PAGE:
At one time or another John Wayne has been blamed for everything from cowboy diplomacy to the Vietnam War; the critic Eric Bentley called him "the most dangerous man in America." But as Wills expertly details, the fault is not so much with Wayne as with ourselves: "By a confluence of audience demand and commercial production, the Wayne that took shape in the transaction between the two expressed deep needs and aspirations that took `Wayne' as the pattern of manly American virtue." Wills is not particularly interested in Wayne's personal life, although he offers a number of fascinating details. He focuses almost exclusively on a close analysis of Wayne's image as it played itself out in his major movies (made with such visionary directors as Raoul Walsh, Howard Hawks, and John Ford). Most of these films—classics such as 'Stagecoach', 'Red River', and 'The Searchers'—were prime examples of a uniquely American genre. "The Western," Wills writes, "can deal with the largest themes in American history—beginning with the `original sin' of our country. . . . It explores the relationship of the people with the land, of the individual with the community, of vigilante law to settled courts." With their themes of sacrifice, order, and duty, Wayne's films (Westerns and non-Westerns alike) were perfectly attuned to a newly imperial America. What Wills has wrought here is little short of a masterpiece. His intelligence and perception, his range of ideas, and his sheer readability set a high standard for writing about American culture and entertainment. He completely redefines our understanding of Wayne's work, its meanings, and its impact on our collective imagination.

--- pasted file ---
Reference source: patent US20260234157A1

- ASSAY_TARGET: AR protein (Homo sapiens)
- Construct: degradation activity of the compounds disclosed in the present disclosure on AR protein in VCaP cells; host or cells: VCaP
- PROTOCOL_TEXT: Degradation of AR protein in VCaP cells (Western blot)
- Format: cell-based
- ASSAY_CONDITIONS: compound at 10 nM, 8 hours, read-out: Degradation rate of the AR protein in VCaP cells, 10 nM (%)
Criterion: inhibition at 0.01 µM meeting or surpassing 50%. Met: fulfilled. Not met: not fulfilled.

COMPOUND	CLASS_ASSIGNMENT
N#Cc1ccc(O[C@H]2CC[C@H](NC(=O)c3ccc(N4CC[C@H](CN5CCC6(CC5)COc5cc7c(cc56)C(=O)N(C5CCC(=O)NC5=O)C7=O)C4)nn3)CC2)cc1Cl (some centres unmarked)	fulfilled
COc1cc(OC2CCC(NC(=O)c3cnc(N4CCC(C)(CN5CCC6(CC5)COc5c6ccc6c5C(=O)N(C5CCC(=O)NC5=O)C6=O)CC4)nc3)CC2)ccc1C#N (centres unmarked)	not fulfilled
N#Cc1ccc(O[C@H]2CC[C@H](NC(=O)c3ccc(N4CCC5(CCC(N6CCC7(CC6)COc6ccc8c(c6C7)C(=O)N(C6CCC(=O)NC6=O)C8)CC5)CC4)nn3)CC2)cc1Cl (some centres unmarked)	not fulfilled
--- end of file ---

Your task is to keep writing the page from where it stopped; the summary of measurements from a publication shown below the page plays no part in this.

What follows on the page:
A major achievement in cultural criticism that will not be easily surpassed.
Dennis McLellan Los Angeles Times A stunning book...essential reading for anyone interested in Wayne and popular culture.
Molly Haskell The New York Times Book Review I hope this new book will find its way into the hands of those who are ready to think seriously about a pivotal figure in our culture, a figure who was a great star and a flawed man.
Mark Feener The Boston Globe No one has ever written better about the cultural ideology of John Wayne's career than Garry Willis does here.